Bunge told Unearthed it was “committed to a deforestation-free supply chain worldwide,” and that their global non-deforest policy “aimed at a deforestation-free supply chain by 2025.” 

“As a result, Bunge achieved over 90% traceability of direct supply in deforestation risk areas throughout the region of Cerrado, and 99% of the volume of soy originated in Formosa do Rio Preto comes from direct purchases.” Bunge did not comment directly on the deforestation permit. 

In an email to Unearthed, Cargill said that Agronegócio Condomínio Cachoeira do Estrondo did not directly supply soy to Cargill, nor did it have direct commercial relations with any of the four holding companies that, according to 2018 Bahia court documents, own the land: Delfin Rio S/A Crédito Imobiliário, Cia Melhoramentos do Oeste da Bahia, Colina Paulista S/A and União de Construtoras S/A. 

However, it conceded that it did buy from “tenant producers” on the estate and operates a grain warehouse in the Estrondo region.  

The Estrondo group did not reply to a request for comment. 

Cargill also said that while it was “committed to ending deforestation in our supply chains” it would not support a Cerrado soy moratorium which “prohibits farmers from earning a living or exercising their legal land rights.”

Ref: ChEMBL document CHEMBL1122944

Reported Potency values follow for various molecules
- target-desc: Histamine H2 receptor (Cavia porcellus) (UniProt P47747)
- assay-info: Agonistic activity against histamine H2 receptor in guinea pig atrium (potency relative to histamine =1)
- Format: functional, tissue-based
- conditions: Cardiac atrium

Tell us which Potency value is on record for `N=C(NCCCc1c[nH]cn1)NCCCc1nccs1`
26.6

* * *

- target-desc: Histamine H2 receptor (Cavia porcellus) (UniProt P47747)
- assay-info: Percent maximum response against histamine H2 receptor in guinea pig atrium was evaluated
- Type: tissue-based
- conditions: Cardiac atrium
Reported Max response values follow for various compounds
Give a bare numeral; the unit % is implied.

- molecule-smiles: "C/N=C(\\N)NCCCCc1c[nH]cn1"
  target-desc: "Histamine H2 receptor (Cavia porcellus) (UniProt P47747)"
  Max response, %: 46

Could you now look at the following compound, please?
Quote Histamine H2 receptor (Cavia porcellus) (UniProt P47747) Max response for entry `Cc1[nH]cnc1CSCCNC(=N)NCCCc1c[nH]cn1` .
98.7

About two-thirds of the world’s soy goes to feed animals, and these traders supply some of the world’s biggest mult-national fast-food chains, including Burger King, KFC and McDonald’s, according to a report by Greenpeace Brazil. 

McDonalds did not respond to a question about whether it is supplied by Bunge, Cargill, or other mega-traders, or whether their supply chain included soy from the Cerrado. But an emailed response noted the company is a signatory to the New York Declaration on Forests, and planned to “eliminate deforestation from our global supply chains by 2030”. Burger King and KFC did not respond to a request for comment. 

The Brazilian soy trade is dominated by a few mega-traders. Trase data shows in 2017 Bunge, Cargill, ADM, Louis Dreyfus, COFCO International and Amaggi accounted for 58% of Brazilian soy exports. According to Trase’s analysis, deforestation risk linked to soy is concentrated in the Cerrado, and in the ten years to 2016, the supply chains of those six traders were associated with two-thirds of that risk.

In 2018 Brazil’s environmental agency, Ibama, fined five traders including Bunge and Cargill for trading soy from illegally deforested areas in Matopiba – the new frontier of agribusiness, straddling the states of Maranhão, Tocantins, Piauí and Bahia. 

Data suggests that as well as the deforestation permitted by Inema, there has been plenty of recent “unauthorised” deforestation in the Estrondo region. From August 2018 to May 2019 MapBiomas shows that there were 60 deforestation alerts in Formosa do Rio Preto, for an area totalling 15,549 hectares. None of them was authorised.  

Transformation of a biome